We recently listed a stunning colour-changing sapphire ring in our Ruby Lane Shop. Within a few hours came the question: “I’ve never heard of a colour changing sapphire! Could you elaborate please? How do you know it’s a sapphire and not a huge, rare alexandrite?”
Now that’s a good question, and unless one is a gemologist or has access to the proper testing equipment, it’s not easy to answer. It’s even harder for a buyer to be sure of what he/she is buying.
It’s times like this that the internet is a godsend. We were immediately able to send the enquirer over to several links where she could read up on the differences. But since we cannot include links here in this blog, we thought it might be beneficial to list some of the key points for both buyers and sellers with the same question.
Alexandrite exhibits a green to red/purple color change and has a completely different ‘make-up’ chemically to sapphire. MOST color-change sapphires change from blue to purple. Finding green to red is extremely rare in sapphire, whereas that is the norm for Alexandrite.
“Several other well known gemstones, including diaspore, sapphire, garnet and spinel may also change color as a function of the light source but the color change of top alexandrites is distinctive and attractive under any light conditions.”
Spinels sometimes show a change from blue to violet but the change is usually quite weak. Only sapphires and especially garnets, show a stronger resemblance to alexandrite.
While colour-change sapphires are of 2 types i.e. blue to purple or red to green, it’s the latter that can be most easily confused with Alexandrite. These rare sapphires come from the deposit at Songea, Tanzania. However, while the red they show under incandescent light is very good, in daylight that red is muddier than that of an alexandrite.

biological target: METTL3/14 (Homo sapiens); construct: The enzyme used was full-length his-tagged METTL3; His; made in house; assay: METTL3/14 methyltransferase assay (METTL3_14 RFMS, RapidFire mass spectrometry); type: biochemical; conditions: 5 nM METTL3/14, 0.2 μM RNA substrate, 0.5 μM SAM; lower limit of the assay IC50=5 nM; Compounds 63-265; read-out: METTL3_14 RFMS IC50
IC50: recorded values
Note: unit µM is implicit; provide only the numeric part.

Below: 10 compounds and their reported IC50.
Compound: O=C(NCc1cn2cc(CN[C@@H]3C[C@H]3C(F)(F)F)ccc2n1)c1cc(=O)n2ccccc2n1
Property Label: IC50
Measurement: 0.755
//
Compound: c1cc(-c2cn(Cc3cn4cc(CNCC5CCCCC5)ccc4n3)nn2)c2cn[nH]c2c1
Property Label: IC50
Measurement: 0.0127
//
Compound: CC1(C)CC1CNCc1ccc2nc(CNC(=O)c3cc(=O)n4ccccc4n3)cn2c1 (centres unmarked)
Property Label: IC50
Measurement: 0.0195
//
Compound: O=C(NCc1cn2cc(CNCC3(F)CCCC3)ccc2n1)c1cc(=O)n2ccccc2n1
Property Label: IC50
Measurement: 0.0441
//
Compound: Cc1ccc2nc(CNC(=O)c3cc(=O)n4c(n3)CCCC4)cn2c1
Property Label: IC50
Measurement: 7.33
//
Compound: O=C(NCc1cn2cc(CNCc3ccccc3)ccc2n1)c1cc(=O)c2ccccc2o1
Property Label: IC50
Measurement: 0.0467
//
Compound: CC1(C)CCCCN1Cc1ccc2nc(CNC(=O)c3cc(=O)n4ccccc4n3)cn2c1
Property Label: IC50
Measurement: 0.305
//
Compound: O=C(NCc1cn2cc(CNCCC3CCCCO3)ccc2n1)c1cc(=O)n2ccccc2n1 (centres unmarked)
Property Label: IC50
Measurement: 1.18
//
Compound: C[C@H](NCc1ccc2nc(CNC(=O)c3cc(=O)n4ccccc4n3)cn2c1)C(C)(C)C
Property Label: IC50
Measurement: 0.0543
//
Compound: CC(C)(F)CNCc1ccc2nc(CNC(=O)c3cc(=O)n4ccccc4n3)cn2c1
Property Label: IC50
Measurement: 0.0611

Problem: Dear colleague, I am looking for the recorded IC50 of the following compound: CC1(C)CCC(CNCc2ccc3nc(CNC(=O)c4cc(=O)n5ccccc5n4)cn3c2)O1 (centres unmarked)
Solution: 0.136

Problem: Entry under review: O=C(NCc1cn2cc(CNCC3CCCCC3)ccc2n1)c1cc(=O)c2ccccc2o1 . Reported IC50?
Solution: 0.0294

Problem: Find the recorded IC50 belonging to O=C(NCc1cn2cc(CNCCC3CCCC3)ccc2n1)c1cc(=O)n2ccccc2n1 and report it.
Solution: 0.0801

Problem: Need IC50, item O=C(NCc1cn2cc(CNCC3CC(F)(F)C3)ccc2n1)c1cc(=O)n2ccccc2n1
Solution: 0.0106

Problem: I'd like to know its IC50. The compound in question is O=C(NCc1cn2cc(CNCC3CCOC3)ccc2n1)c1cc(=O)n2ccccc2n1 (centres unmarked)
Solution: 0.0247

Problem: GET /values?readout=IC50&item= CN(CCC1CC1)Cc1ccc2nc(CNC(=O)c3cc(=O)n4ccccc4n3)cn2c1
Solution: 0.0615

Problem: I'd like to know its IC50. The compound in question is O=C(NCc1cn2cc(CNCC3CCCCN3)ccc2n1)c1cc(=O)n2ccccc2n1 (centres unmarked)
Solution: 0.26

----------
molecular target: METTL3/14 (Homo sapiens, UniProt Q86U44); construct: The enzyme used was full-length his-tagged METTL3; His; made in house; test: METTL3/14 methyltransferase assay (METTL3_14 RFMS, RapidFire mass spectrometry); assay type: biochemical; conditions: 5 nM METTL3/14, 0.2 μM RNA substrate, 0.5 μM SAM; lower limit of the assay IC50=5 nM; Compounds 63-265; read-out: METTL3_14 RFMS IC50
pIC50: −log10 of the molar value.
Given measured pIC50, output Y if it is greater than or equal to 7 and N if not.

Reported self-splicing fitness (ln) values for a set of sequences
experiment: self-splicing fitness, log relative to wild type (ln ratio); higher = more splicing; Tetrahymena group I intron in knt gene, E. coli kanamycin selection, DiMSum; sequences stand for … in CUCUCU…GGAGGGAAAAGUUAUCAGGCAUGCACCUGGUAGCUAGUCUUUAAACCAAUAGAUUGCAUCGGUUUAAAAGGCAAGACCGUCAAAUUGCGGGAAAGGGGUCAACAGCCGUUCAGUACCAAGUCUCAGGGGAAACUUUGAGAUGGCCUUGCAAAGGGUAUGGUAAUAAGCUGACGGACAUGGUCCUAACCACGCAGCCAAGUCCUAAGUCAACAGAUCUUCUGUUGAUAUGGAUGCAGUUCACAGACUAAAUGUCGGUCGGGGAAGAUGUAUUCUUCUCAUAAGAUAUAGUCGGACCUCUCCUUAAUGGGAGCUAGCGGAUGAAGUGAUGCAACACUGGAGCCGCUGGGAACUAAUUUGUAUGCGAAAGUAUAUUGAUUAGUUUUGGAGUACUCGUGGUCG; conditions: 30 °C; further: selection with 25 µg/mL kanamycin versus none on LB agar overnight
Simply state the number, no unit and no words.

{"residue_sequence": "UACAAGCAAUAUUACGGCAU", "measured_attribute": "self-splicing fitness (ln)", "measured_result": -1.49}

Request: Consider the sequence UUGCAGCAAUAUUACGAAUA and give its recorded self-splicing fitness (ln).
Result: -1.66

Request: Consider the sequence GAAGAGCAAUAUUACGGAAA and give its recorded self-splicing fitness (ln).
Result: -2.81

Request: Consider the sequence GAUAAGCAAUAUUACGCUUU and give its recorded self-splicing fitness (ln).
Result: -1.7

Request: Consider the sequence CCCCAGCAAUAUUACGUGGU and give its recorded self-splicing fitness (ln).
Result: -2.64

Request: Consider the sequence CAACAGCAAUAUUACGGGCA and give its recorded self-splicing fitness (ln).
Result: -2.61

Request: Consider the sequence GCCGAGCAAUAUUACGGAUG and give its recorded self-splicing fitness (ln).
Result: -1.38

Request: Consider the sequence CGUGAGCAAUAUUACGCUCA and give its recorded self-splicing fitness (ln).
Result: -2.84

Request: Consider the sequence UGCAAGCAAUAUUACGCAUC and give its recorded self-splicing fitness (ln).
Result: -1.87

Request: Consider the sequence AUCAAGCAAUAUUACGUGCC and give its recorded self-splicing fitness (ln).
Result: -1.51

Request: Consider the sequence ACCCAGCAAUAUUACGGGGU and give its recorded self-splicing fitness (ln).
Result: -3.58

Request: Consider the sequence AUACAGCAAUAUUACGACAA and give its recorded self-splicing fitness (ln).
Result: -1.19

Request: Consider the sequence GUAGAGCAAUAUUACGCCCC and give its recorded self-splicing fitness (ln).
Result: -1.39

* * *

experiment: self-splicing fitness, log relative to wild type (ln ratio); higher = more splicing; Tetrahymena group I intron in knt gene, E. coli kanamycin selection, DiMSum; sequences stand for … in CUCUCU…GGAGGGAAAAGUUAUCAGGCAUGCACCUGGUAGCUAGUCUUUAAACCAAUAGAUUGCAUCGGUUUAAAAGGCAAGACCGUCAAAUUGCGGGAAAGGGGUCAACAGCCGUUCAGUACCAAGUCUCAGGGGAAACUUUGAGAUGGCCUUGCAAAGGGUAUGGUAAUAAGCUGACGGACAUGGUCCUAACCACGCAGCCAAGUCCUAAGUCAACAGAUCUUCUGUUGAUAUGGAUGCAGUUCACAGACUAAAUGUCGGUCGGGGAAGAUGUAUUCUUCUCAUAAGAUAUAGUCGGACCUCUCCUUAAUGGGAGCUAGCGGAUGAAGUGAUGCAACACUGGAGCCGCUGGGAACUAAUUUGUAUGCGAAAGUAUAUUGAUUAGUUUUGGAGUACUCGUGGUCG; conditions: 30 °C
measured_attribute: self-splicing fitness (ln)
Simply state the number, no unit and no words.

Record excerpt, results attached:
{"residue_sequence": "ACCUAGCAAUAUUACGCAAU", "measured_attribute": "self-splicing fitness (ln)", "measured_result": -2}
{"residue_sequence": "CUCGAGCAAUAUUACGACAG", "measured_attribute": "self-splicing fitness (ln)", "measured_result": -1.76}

Then, adding to the confusion are garnets, especially those from Berkily in Madagascar. But there is a difference:
“Although they look a lot like alexandrites they are different because they change color throughout the day. They are green or blue grey in the early morning and reddish in the late afternoon or in strong sunlight. Some of the stones are almost blue especially under fluorescent light but most of them are grey blue or green in daylight and change to red under incandescent or late afternoon light. The stones can show an excellent color change and can easily be confused with alexandrite.
Without gemological tests, the stones can be distinguished from alexandrites by the needle like inclusions that are common in them or by the way the stones change color according to the time of day. Although they look like alexandrites, these Bekily garnets will appear red in the afternoon while the alexandrites remain green.”
Now of course all this probably still makes it very difficult for you or me as a buyer or seller to know whether we are looking at a colour-changing spinel, sapphire, garnet or genuine alexandrite. So what answer did we give our enquirer who first posed the question “How do you know it’s a sapphire and not a huge, rare alexandrite?”
Happily, we were able to tell her that our ring comes with detailed gemological report from the AIGS in Thailand.
Why is this important to you, the reader of this blog, as a buyer? Because labs like the GIA, GRS and AIGS are highly reputable labs that run the gems through numerous tests and examinations to determine the ‘species’ of the gemstones brought to them. Following the testing, a detailed “gem identification report” is issued and stamped for each stone.
Diamond and gemstone rings are excellent investments … as long as you can be sure of what you are buying. As sellers, it’s wonderful if we can provide certification for our buyers. But if we can’t, it’s worth the little time it takes to research their questions. Your customers deserve it.